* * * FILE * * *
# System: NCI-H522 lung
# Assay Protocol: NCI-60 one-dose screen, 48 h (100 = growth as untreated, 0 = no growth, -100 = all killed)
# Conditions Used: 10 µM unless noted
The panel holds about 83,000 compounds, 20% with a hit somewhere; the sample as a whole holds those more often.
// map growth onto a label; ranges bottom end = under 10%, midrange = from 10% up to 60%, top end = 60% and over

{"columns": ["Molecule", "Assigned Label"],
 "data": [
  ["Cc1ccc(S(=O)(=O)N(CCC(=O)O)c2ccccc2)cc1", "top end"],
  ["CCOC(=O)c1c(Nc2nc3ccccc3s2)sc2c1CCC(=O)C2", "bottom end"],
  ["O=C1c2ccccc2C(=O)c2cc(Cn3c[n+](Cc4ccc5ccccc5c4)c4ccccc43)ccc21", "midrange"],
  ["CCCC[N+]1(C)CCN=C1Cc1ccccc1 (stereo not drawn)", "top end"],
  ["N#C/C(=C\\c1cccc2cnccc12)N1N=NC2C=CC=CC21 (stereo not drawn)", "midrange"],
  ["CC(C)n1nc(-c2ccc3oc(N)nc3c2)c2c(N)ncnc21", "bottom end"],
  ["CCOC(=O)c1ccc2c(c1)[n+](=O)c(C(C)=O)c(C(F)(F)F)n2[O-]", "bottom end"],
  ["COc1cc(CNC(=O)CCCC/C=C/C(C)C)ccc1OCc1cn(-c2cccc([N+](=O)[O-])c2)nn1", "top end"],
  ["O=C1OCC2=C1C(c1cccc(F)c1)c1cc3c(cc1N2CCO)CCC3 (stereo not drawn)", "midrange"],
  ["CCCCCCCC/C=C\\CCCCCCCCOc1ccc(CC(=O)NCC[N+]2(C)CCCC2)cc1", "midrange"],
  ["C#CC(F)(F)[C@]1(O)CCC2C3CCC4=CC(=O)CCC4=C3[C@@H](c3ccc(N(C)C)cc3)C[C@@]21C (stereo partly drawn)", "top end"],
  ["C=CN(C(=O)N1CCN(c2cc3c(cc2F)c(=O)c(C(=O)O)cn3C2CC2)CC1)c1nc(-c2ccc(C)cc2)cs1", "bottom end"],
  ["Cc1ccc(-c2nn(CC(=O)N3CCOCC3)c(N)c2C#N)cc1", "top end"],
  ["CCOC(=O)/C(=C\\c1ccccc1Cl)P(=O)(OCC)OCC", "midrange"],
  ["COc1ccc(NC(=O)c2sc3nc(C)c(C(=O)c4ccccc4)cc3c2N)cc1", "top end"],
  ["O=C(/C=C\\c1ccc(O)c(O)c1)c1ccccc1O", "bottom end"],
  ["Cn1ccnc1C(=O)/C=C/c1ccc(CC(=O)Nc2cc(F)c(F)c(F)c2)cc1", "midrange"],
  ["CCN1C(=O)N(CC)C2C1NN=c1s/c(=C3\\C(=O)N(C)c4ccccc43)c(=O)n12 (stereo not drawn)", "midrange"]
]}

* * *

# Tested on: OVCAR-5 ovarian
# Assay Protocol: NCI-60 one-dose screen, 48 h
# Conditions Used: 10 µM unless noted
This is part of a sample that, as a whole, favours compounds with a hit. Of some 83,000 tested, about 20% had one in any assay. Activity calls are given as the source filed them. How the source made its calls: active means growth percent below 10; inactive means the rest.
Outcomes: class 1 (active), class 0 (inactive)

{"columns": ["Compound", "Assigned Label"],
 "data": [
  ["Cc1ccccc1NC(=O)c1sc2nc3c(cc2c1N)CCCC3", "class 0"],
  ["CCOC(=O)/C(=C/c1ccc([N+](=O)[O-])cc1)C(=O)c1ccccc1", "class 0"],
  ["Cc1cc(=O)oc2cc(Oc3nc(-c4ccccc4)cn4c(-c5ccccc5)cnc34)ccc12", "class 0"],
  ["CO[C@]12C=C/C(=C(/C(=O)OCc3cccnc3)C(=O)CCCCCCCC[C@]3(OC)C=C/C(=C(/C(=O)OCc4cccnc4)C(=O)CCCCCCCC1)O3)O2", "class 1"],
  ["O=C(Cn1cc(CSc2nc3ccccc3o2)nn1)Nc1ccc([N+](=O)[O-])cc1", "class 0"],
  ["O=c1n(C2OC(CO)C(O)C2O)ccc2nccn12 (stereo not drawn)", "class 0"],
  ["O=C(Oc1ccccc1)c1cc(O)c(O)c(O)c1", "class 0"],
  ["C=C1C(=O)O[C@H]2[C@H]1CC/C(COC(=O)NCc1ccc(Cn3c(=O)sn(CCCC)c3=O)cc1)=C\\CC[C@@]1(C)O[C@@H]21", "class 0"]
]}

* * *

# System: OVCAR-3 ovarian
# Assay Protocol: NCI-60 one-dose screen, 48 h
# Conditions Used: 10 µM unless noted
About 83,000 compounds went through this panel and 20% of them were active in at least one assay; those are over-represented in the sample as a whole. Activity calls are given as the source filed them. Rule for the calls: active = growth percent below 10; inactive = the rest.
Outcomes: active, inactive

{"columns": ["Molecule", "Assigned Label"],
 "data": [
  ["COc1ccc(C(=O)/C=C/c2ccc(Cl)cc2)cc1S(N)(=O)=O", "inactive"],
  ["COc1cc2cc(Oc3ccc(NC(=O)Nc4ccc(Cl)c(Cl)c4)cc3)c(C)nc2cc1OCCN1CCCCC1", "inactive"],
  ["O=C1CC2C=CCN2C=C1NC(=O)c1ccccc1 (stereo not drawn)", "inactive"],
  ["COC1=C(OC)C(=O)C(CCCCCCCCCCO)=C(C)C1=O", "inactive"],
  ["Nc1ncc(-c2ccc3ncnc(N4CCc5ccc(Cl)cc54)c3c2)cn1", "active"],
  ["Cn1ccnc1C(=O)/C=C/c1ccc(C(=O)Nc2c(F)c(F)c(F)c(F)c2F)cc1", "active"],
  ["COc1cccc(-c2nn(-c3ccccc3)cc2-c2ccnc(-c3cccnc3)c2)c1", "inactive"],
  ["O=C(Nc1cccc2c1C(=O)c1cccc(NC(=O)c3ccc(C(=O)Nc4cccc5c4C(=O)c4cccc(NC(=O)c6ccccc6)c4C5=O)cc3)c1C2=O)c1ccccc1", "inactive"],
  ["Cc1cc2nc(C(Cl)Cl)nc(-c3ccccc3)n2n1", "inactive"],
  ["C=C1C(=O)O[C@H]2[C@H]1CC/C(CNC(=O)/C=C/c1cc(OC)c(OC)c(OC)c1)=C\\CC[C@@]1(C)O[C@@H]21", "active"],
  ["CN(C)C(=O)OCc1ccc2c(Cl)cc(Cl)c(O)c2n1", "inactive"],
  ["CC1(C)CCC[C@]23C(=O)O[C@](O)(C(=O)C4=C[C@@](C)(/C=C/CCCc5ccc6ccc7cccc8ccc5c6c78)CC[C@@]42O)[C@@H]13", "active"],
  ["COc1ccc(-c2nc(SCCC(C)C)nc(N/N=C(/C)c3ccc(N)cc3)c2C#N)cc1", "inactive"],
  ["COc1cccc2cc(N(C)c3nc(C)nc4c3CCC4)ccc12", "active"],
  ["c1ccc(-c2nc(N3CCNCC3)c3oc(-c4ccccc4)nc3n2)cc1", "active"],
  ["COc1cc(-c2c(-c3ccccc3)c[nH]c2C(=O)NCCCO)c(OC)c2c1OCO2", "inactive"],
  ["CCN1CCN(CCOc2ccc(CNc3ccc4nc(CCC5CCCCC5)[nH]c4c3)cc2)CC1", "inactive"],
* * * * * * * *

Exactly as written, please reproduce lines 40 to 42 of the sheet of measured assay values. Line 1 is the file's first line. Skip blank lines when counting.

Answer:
  ["O=c1n(C2OC(CO)C(O)C2O)ccc2nccn12 (stereo not drawn)", "class 0"],
  ["O=C(Oc1ccccc1)c1cc(O)c(O)c(O)c1", "class 0"],
  ["C=C1C(=O)O[C@H]2[C@H]1CC/C(COC(=O)NCc1ccc(Cn3c(=O)sn(CCCC)c3=O)cc1)=C\\CC[C@@]1(C)O[C@@H]21", "class 0"]